Authorisation for use of the Moderna Covid-19 vaccine has been signed by the health minister, Stephen Donnelly.
The authorisation order, which is effective immediately, comes a day after the first shipment of the vaccine arrived in the country on Tuesday.
Writing on Twitter, the minister said he was "looking forward to signing the same" for the AstraZeneca vaccine.
The Moderna jab is the second Covid-19 vaccine approved for use here. The Pfizer-BioNTech vaccine was authorised in December.
A third vaccine manufacturer, Oxford AstraZeneca, has applied to the European Union Medicines Agency (EMA) for authorisation for use.
Delighted to have just signed the authorisation for use of Moderna by our vaccinators, effective immediately. Looking forward to signing the same for Astra Zeneca soon. 👍#Holdfirm pic.twitter.com/useKGrgBHq— Stephen Donnelly (@DonnellyStephen) January 13, 2021
In a statement, the EMA said an assessment of the vaccine would proceed "under an accelerated timeline", with hopes that a final sign off could be completed by January 29.
The EU's seemingly slow process of vaccine authorisation has been criticised by several member states, including Ireland.
Health minister Stephen Donnelly called upon the European Commission, the European Centre for Disease Control, and the EMA to speed up the process for approval of the AstraZeneca jab.
Mr Donnelly said he raised the issue during a video conference with other European health ministers on Wednesday.
During the meeting, Mr Donnelly also called for “greater sharing among EU member States of data on vaccine efficacy and transmission rates".
Good meeting of EU Health Ministers today along with EC, ECDC and EMA. I called for an acceleration of the timeline for approval of the AstraZenica vaccine if possible, and for greater sharing among EU member states of the data on vaccine efficacy and transmission rates. pic.twitter.com/ee0PcKRJRH— Stephen Donnelly (@DonnellyStephen) January 13, 2021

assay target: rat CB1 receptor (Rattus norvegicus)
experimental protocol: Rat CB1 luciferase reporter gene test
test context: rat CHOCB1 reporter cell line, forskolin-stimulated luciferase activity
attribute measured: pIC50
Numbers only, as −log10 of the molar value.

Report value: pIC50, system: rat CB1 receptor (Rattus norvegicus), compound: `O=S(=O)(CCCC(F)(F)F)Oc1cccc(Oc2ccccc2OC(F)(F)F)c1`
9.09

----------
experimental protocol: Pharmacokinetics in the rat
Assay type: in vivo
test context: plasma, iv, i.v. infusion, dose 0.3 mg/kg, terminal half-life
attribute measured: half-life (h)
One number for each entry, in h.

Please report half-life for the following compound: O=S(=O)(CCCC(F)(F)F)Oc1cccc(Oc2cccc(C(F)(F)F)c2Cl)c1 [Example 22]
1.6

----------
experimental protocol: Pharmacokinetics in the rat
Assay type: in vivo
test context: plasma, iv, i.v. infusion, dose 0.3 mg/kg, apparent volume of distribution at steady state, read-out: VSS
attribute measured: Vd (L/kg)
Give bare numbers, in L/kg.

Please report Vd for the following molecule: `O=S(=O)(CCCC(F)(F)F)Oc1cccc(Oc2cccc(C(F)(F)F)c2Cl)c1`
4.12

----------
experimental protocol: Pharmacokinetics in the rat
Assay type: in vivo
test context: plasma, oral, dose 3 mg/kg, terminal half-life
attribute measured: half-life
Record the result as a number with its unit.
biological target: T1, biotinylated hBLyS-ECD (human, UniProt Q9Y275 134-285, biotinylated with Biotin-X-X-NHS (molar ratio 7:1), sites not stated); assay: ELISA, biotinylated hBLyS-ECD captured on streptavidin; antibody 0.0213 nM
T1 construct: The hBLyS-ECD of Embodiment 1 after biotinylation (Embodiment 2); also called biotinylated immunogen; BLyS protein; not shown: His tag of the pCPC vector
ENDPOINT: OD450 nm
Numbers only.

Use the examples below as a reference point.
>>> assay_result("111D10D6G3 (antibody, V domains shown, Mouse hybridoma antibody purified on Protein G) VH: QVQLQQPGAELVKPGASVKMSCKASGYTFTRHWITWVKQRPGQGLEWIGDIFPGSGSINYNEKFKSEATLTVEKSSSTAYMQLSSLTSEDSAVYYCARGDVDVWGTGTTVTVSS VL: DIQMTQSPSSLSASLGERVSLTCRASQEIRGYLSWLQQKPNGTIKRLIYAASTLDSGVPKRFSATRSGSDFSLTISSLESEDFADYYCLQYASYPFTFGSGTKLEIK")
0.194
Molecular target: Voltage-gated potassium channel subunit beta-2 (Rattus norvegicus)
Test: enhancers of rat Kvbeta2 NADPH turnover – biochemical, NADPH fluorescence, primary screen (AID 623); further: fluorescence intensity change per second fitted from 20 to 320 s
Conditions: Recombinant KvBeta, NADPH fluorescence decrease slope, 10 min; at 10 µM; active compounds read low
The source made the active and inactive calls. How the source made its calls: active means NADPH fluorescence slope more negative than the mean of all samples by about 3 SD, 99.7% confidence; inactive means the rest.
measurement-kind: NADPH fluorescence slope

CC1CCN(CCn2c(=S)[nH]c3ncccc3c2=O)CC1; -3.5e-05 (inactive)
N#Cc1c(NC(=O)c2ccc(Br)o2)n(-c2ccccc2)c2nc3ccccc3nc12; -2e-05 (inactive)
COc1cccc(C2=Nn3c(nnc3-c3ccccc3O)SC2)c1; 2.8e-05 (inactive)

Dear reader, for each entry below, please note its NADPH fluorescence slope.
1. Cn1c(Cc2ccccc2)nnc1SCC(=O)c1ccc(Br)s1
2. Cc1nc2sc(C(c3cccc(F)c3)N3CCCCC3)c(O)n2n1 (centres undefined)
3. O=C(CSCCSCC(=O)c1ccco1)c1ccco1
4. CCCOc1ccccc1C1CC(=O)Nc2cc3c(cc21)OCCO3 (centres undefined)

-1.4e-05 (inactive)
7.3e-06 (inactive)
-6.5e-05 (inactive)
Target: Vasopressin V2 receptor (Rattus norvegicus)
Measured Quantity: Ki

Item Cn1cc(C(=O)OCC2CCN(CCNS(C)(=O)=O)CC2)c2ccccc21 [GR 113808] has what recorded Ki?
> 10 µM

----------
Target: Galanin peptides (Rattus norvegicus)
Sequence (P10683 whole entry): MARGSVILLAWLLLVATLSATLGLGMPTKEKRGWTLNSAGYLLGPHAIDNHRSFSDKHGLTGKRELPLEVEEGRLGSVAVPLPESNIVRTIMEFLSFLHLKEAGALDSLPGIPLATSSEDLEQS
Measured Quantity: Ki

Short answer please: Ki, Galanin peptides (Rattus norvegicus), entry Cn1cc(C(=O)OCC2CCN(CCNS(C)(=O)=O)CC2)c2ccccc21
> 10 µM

Both the health minister and the Tánaiste, Leo Varadkar, have signalled that EU approval of the AstraZeneca vaccine would speed up Ireland’s own vaccination programme significantly.
The Moderna and Pfizer/BioNTech vaccines need to be stored at sub-zero temperatures, and are therefore more challenging to transport.
The Oxford AstraZeneca vaccine, however, only needs to be stored at normal refrigerated temperatures, making it much easier to administer.
The UK government began administering the Oxford AztraZeneca vaccine late last year.
Very positive development. If approved this vaccine will allow significant scaling up of vaccination programme https://t.co/gXLUoclWxc— Leo Varadkar (@LeoVaradkar) January 12, 2021
Up until Sunday of last weekend, just over 35,000 people in Ireland had received their first dose of the Covid-19 vaccine.
By this Sunday, the Government hopes to have administered nearly 140,000 doses.
If the AstraZeneca vaccine does indeed receive EU approval by the end of the month, the Government has said over 700,000 people could be vaccinated by late March.